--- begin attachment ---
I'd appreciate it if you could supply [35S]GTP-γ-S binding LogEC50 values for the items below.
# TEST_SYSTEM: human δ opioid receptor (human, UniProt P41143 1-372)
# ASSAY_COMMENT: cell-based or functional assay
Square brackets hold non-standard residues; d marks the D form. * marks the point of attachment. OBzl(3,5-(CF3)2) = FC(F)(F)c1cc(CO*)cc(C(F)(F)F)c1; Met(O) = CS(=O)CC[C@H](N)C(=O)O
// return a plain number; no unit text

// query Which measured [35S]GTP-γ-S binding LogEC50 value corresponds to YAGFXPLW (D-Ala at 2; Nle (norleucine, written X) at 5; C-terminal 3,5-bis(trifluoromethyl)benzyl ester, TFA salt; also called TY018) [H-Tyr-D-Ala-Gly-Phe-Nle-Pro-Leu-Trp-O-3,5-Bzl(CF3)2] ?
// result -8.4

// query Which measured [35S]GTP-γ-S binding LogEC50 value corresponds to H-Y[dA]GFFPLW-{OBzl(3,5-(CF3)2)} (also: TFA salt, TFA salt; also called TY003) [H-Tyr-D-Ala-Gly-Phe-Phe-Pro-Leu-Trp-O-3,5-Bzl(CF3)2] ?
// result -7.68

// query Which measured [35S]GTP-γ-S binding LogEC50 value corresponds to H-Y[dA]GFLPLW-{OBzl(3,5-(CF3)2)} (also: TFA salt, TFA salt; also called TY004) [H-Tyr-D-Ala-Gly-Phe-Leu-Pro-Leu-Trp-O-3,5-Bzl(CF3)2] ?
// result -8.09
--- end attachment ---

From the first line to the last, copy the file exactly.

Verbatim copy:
I'd appreciate it if you could supply [35S]GTP-γ-S binding LogEC50 values for the items below.
# TEST_SYSTEM: human δ opioid receptor (human, UniProt P41143 1-372)
# ASSAY_COMMENT: cell-based or functional assay
Square brackets hold non-standard residues; d marks the D form. * marks the point of attachment. OBzl(3,5-(CF3)2) = FC(F)(F)c1cc(CO*)cc(C(F)(F)F)c1; Met(O) = CS(=O)CC[C@H](N)C(=O)O
// return a plain number; no unit text

// query Which measured [35S]GTP-γ-S binding LogEC50 value corresponds to YAGFXPLW (D-Ala at 2; Nle (norleucine, written X) at 5; C-terminal 3,5-bis(trifluoromethyl)benzyl ester, TFA salt; also called TY018) [H-Tyr-D-Ala-Gly-Phe-Nle-Pro-Leu-Trp-O-3,5-Bzl(CF3)2] ?
// result -8.4

// query Which measured [35S]GTP-γ-S binding LogEC50 value corresponds to H-Y[dA]GFFPLW-{OBzl(3,5-(CF3)2)} (also: TFA salt, TFA salt; also called TY003) [H-Tyr-D-Ala-Gly-Phe-Phe-Pro-Leu-Trp-O-3,5-Bzl(CF3)2] ?
// result -7.68

// query Which measured [35S]GTP-γ-S binding LogEC50 value corresponds to H-Y[dA]GFLPLW-{OBzl(3,5-(CF3)2)} (also: TFA salt, TFA salt; also called TY004) [H-Tyr-D-Ala-Gly-Phe-Leu-Pro-Leu-Trp-O-3,5-Bzl(CF3)2] ?
// result -8.09